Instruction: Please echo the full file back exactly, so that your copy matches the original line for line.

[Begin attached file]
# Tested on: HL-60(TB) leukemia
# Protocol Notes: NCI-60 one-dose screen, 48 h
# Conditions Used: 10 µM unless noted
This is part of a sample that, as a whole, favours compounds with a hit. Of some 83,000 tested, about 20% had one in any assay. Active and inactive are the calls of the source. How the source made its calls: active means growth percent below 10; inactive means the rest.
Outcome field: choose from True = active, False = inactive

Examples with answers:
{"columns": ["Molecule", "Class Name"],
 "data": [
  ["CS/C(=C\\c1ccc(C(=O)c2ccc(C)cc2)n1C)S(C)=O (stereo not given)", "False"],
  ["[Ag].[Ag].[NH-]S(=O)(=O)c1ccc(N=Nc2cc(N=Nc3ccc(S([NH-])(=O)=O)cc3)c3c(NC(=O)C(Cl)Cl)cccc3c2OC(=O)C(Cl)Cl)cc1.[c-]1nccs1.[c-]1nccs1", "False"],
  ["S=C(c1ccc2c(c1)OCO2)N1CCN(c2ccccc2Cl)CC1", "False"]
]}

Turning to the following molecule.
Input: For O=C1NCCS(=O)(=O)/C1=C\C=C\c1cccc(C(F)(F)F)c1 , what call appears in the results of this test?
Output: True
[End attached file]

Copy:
# Tested on: HL-60(TB) leukemia
# Protocol Notes: NCI-60 one-dose screen, 48 h
# Conditions Used: 10 µM unless noted
This is part of a sample that, as a whole, favours compounds with a hit. Of some 83,000 tested, about 20% had one in any assay. Active and inactive are the calls of the source. How the source made its calls: active means growth percent below 10; inactive means the rest.
Outcome field: choose from True = active, False = inactive

Examples with answers:
{"columns": ["Molecule", "Class Name"],
 "data": [
  ["CS/C(=C\\c1ccc(C(=O)c2ccc(C)cc2)n1C)S(C)=O (stereo not given)", "False"],
  ["[Ag].[Ag].[NH-]S(=O)(=O)c1ccc(N=Nc2cc(N=Nc3ccc(S([NH-])(=O)=O)cc3)c3c(NC(=O)C(Cl)Cl)cccc3c2OC(=O)C(Cl)Cl)cc1.[c-]1nccs1.[c-]1nccs1", "False"],
  ["S=C(c1ccc2c(c1)OCO2)N1CCN(c2ccccc2Cl)CC1", "False"]
]}

Turning to the following molecule.
Input: For O=C1NCCS(=O)(=O)/C1=C\C=C\c1cccc(C(F)(F)F)c1 , what call appears in the results of this test?
Output: True